The Trade Marks Act 1994 provides for a number of defences in response to an action for trade mark infringement, the following article provides an insight into the types of defence that may be available to a potential defendant.
A mark has not been validly registered
Under s47 of the TMA 1994, a defendant may argue that a trade mark registration is invalid as it falls within the absolute grounds for refusal as detailed in s3 of the TMA 1994.
Descriptions of characteristics of goods and services
Under s11 (2)(b) TMA 1994 a owner of a registered mark cannot stop third parties from using descriptions concerning good and services that relate to the kind, quality, quantity, intended purpose, geographical origin, value or the time of production of the goods or rendering of the service, including other characteristics, providing that this use by the third parties is in relation to honest practices in industrial or commercial matters.
Use of ‘own name’
Under s11(2)(a) TMA 1994 a owner of a registered mark cannot stop a third party from using their own name however this is subject to the proviso of honest practices as mentioned above.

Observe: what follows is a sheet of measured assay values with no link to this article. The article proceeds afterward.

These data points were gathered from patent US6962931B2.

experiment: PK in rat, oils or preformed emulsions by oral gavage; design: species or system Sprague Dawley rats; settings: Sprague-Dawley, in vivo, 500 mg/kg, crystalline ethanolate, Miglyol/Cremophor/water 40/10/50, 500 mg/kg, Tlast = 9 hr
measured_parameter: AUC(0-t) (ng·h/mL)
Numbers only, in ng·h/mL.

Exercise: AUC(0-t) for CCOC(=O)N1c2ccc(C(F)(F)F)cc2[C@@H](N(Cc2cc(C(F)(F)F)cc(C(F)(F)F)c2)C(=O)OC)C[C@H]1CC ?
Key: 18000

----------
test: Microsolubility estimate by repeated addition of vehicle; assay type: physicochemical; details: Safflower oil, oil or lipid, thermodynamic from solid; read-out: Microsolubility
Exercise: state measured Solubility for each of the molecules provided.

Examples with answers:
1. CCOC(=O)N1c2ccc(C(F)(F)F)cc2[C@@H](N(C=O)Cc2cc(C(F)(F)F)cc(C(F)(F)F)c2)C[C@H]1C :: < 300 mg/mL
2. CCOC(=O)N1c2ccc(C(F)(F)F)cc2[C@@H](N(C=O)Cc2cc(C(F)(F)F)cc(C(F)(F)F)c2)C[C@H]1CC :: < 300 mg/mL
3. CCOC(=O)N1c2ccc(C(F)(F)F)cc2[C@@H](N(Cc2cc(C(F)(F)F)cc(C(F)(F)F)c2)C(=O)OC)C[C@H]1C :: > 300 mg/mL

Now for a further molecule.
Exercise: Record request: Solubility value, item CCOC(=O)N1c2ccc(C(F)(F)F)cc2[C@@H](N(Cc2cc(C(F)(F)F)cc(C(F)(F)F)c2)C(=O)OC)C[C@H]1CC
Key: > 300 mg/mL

Indications regarding the intended purpose of goods or services
This defence is similar to two above, according to s11(2)(c) TMA 1994 there is a defence where it is essential to indicate the intended purpose of goods or services, this defence is again subject to the use being in accordance with honest practices in commercial and industrial matters.
Use of an earlier right
According to s 11(3) of the TMA 1994, a mark is not infringed by the use in the course of trade, (in a certain locality) of an earlier right. There are again a number of requirements that must be met in order for this defence to apply.
Received notification demanding you stop using a certain mark or name? Maybe one of the above applies to you? We can help.